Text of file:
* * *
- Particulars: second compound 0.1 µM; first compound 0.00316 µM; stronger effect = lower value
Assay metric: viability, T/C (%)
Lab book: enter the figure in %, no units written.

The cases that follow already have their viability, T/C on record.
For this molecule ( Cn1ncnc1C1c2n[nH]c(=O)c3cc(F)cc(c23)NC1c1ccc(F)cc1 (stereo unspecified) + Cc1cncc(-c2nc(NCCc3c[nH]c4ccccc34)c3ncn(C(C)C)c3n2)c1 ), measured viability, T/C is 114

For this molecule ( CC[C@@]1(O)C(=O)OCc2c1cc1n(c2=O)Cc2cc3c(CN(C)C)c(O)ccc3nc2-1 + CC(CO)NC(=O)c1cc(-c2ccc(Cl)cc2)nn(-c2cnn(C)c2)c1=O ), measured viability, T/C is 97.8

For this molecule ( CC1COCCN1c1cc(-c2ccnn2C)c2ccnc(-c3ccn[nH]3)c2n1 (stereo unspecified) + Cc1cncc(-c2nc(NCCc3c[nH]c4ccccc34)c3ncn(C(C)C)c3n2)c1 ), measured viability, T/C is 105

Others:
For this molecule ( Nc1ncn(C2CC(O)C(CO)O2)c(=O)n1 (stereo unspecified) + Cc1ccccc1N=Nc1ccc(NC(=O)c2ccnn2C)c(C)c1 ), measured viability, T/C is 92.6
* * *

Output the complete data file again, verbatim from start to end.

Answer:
- Particulars: second compound 0.1 µM; first compound 0.00316 µM; stronger effect = lower value
Assay metric: viability, T/C (%)
Lab book: enter the figure in %, no units written.

The cases that follow already have their viability, T/C on record.
For this molecule ( Cn1ncnc1C1c2n[nH]c(=O)c3cc(F)cc(c23)NC1c1ccc(F)cc1 (stereo unspecified) + Cc1cncc(-c2nc(NCCc3c[nH]c4ccccc34)c3ncn(C(C)C)c3n2)c1 ), measured viability, T/C is 114

For this molecule ( CC[C@@]1(O)C(=O)OCc2c1cc1n(c2=O)Cc2cc3c(CN(C)C)c(O)ccc3nc2-1 + CC(CO)NC(=O)c1cc(-c2ccc(Cl)cc2)nn(-c2cnn(C)c2)c1=O ), measured viability, T/C is 97.8

For this molecule ( CC1COCCN1c1cc(-c2ccnn2C)c2ccnc(-c3ccn[nH]3)c2n1 (stereo unspecified) + Cc1cncc(-c2nc(NCCc3c[nH]c4ccccc34)c3ncn(C(C)C)c3n2)c1 ), measured viability, T/C is 105

Others:
For this molecule ( Nc1ncn(C2CC(O)C(CO)O2)c(=O)n1 (stereo unspecified) + Cc1ccccc1N=Nc1ccc(NC(=O)c2ccnn2C)c(C)c1 ), measured viability, T/C is 92.6